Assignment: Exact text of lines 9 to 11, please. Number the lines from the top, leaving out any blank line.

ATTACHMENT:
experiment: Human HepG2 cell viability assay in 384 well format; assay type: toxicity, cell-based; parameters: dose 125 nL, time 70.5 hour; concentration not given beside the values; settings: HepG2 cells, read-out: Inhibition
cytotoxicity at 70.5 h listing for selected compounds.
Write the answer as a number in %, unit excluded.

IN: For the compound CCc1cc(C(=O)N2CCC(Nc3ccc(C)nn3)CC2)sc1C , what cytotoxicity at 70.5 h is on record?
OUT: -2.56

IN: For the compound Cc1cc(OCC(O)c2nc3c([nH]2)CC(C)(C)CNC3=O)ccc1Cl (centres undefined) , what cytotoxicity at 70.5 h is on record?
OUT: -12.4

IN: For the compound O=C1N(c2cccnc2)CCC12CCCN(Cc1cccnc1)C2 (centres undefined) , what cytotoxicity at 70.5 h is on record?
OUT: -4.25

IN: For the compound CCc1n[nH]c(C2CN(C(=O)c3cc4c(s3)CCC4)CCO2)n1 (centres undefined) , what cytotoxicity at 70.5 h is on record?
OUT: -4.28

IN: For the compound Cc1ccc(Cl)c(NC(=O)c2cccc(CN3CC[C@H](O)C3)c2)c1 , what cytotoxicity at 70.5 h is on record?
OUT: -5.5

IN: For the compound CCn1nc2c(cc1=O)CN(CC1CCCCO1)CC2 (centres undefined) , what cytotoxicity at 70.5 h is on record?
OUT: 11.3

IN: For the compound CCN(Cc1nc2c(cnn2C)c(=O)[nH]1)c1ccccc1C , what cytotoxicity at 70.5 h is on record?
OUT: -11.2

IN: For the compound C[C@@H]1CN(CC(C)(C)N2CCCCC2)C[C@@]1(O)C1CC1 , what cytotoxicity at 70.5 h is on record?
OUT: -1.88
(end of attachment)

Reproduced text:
OUT: -4.25

IN: For the compound CCc1n[nH]c(C2CN(C(=O)c3cc4c(s3)CCC4)CCO2)n1 (centres undefined) , what cytotoxicity at 70.5 h is on record?
OUT: -4.28